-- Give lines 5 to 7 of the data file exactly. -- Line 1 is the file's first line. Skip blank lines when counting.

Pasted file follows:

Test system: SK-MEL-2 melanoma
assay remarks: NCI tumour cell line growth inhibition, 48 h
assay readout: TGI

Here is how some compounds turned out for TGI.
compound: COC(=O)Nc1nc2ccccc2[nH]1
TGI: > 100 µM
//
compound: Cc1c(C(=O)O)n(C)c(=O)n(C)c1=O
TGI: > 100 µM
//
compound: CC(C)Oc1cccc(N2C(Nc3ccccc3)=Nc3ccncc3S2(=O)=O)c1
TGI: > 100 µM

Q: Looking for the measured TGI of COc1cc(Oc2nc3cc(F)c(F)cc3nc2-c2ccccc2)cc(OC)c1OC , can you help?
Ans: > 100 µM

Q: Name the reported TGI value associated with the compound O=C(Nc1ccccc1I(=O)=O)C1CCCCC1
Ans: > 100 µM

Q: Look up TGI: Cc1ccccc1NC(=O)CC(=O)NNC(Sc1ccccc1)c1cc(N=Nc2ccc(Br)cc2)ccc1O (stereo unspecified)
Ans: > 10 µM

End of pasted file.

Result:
compound: COC(=O)Nc1nc2ccccc2[nH]1
TGI: > 100 µM
//